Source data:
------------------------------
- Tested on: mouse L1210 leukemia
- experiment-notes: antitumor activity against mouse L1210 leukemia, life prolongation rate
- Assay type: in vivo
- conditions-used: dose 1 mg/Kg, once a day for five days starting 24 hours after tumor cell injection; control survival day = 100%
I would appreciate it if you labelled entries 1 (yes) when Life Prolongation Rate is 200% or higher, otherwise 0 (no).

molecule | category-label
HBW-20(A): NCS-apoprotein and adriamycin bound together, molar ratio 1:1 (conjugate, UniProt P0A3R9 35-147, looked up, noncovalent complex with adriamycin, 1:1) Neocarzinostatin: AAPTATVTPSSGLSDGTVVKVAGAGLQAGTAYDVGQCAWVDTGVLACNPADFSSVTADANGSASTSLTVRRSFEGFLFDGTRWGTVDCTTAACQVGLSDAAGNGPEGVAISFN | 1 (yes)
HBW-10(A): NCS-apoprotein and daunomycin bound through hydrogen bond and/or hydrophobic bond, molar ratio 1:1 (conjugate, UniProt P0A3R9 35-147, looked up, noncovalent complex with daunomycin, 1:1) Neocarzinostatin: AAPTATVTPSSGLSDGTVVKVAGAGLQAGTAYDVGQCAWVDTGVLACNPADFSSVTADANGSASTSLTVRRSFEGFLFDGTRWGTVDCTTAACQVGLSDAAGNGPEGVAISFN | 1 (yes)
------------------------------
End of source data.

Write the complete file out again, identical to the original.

- Tested on: mouse L1210 leukemia
- experiment-notes: antitumor activity against mouse L1210 leukemia, life prolongation rate
- Assay type: in vivo
- conditions-used: dose 1 mg/Kg, once a day for five days starting 24 hours after tumor cell injection; control survival day = 100%
I would appreciate it if you labelled entries 1 (yes) when Life Prolongation Rate is 200% or higher, otherwise 0 (no).

molecule | category-label
HBW-20(A): NCS-apoprotein and adriamycin bound together, molar ratio 1:1 (conjugate, UniProt P0A3R9 35-147, looked up, noncovalent complex with adriamycin, 1:1) Neocarzinostatin: AAPTATVTPSSGLSDGTVVKVAGAGLQAGTAYDVGQCAWVDTGVLACNPADFSSVTADANGSASTSLTVRRSFEGFLFDGTRWGTVDCTTAACQVGLSDAAGNGPEGVAISFN | 1 (yes)
HBW-10(A): NCS-apoprotein and daunomycin bound through hydrogen bond and/or hydrophobic bond, molar ratio 1:1 (conjugate, UniProt P0A3R9 35-147, looked up, noncovalent complex with daunomycin, 1:1) Neocarzinostatin: AAPTATVTPSSGLSDGTVVKVAGAGLQAGTAYDVGQCAWVDTGVLACNPADFSSVTADANGSASTSLTVRRSFEGFLFDGTRWGTVDCTTAACQVGLSDAAGNGPEGVAISFN | 1 (yes)